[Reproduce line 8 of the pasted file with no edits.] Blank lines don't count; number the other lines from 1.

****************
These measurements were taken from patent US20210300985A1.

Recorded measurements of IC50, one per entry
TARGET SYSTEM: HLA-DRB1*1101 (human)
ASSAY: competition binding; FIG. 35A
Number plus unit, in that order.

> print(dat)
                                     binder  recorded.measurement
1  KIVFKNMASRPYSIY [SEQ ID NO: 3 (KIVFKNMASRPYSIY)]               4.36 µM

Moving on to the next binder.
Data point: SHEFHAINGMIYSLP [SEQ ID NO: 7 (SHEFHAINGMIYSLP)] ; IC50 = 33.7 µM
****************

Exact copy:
1  KIVFKNMASRPYSIY [SEQ ID NO: 3 (KIVFKNMASRPYSIY)]               4.36 µM